Monday, February 18, 2008

New Athens archbishop distances himself from predecessor's legacy

© AP
2008-02-16 18:18:11 -

ATHENS, Greece (AP) - Archbishop Ieronymos II of Athens was officially enthroned Saturday and promised to avoid interfering in party politics, distancing himself from the position take by his predecessor as leader of the Greek Orthodox Church.Prime Minister Costas Karamanlis, the cabinet and other Greek officials, representatives from other Orthodox churches as well
as thousands of faithful _ many from Ieronymos' former diocese of Thebes _ attended the ceremony at Athens' Metropolitan Cathedral.

In his enthronement speech, Ieronymos, 70, emphasized that he would rule as president of the 75-member Holy Synod of Greece's bishops and would not interfere «in party politics.

This was seen as a direct jab at his late predecessor, Christodoulos, who favored the ruling conservatives and who considered himself the leader of all Greeks.Ieronymos also pointedly praised Ecumenical Patriarch Bartholomew, «a man deeply rooted in tradition, but who also understands the issues of our times» and called for the unity of the Orthodox churches around the Istanbul-based Ecumenical Patriarchate.

Bartholomew, the spiritual leader of the world's 250 million Orthodox Christians, and Christodoulos had an often testy relationship over matters of jurisdiction.Also in contrast to his predecessor, who often railed in sermons against globalization and the European Union, claiming that they were bent on imposing conformity, Ieronymos spoke of the «challenges and opportunities» of globalization and promised to cooperate with the state on fighting poverty and preventing the marginalization of the mentally ill, helping integrate immigrants and debating issues such as stem-cell research.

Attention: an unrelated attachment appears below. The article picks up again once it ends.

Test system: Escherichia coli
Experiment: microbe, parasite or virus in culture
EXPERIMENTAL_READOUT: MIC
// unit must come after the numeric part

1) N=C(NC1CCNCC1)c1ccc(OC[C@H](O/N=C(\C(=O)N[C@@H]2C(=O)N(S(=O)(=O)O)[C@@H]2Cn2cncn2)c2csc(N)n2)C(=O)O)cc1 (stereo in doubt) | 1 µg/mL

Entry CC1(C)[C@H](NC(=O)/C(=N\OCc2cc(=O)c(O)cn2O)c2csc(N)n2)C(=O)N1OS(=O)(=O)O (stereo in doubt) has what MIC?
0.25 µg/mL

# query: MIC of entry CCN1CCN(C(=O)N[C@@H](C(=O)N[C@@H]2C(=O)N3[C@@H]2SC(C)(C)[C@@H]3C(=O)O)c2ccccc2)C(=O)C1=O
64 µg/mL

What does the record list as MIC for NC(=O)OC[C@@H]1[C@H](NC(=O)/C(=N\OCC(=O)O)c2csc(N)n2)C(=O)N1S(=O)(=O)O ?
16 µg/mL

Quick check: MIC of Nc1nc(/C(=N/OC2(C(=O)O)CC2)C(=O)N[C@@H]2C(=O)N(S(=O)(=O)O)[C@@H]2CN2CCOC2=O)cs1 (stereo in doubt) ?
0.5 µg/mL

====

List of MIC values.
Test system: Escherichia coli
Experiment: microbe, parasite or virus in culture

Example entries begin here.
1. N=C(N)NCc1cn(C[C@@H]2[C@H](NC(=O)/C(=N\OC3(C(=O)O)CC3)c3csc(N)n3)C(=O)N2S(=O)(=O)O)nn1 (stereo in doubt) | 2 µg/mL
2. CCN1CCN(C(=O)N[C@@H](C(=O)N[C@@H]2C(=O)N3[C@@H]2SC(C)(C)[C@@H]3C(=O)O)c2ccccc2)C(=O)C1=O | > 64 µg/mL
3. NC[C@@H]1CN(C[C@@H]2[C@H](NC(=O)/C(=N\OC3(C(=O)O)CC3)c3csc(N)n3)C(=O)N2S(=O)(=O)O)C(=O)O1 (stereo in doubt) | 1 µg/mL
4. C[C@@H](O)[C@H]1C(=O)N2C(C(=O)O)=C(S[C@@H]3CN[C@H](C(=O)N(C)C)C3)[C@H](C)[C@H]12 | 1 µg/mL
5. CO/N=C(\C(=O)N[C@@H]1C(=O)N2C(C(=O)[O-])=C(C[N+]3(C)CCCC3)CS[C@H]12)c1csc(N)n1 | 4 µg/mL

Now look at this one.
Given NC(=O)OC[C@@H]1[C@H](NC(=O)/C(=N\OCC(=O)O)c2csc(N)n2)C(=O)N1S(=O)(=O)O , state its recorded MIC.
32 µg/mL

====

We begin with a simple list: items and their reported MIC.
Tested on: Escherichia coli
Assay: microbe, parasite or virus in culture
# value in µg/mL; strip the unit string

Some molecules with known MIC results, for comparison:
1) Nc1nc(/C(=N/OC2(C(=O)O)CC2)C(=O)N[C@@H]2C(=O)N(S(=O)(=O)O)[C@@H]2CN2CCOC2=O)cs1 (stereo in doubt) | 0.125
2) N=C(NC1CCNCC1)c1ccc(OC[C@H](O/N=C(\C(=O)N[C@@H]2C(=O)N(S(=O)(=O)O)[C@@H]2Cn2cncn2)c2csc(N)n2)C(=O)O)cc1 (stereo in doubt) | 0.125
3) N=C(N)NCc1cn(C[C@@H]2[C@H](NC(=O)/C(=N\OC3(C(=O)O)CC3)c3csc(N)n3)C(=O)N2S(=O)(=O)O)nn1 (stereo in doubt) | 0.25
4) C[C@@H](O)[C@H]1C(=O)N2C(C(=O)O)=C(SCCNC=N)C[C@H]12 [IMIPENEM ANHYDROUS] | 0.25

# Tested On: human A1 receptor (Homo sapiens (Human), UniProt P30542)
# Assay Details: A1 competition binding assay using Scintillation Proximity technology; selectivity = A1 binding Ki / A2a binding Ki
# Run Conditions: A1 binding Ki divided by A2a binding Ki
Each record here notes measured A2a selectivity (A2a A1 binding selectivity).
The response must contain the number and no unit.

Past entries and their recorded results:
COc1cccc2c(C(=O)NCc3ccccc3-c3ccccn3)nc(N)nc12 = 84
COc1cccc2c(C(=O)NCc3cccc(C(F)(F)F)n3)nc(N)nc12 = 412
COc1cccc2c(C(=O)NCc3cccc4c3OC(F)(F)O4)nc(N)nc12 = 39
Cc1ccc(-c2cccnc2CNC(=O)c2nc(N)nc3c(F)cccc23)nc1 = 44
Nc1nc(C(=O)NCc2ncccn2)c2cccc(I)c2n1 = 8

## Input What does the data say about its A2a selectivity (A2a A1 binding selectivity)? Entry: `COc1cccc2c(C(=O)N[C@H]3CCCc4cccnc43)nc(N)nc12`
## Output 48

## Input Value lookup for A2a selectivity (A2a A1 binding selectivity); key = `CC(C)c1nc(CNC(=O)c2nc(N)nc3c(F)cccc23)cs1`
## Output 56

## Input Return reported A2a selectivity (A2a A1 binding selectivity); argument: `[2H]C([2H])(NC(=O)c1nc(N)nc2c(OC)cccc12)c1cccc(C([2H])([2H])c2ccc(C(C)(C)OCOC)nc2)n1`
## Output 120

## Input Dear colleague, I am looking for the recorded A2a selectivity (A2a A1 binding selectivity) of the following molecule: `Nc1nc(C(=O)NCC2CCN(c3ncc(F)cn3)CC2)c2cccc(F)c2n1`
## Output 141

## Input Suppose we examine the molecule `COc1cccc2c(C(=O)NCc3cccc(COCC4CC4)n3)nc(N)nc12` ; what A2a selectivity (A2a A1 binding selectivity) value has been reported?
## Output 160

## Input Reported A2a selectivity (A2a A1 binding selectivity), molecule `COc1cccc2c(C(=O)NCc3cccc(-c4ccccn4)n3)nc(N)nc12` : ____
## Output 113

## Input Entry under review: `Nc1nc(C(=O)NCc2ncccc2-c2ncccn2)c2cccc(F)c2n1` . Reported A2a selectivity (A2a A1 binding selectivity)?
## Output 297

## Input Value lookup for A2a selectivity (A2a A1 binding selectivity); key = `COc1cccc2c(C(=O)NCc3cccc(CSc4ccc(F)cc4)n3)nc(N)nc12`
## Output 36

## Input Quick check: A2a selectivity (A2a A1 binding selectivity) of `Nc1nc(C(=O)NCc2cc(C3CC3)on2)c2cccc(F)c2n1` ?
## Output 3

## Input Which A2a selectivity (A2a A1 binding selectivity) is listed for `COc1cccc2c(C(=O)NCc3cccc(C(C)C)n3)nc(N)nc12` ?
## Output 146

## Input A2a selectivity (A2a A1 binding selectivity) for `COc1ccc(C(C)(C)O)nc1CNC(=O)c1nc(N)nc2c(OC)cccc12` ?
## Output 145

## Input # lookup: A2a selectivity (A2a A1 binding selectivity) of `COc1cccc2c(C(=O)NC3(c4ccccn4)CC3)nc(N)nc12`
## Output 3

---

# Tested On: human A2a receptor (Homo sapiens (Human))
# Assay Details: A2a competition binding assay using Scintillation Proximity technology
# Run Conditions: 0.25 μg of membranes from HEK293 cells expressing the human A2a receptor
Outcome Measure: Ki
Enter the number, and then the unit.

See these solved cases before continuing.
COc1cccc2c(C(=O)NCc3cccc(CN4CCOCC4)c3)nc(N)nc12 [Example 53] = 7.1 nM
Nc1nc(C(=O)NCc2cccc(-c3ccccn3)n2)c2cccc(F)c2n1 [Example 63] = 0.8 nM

The new Greek prelate also promised a church free of the financial scandals that have rocked it during recent years and called for better-educated parish priests. Ieronymos, who holds graduate degrees in theology and archaeology had ensured that most priests in his former diocese of Thebes, which he had administered since 1981, held graduate degrees as well.

Ieronymos did promise to continue Christodoulos' opening of the church to the young and said he would set up a Youth Council to advise him. He is also expected to continue Christodoulos' steps to improve relations with the Catholic Church, despite opposition from some conservative elements within the Greek Orthodox Church.Ieronymos was elected on February 7 to replace Christodoulos, who died January 28 at 69, from complications of liver and intestinal cancer. He defeated the presumed favorite, Bishop of Sparta Efstathios, who was seen as a safe conservative choice.


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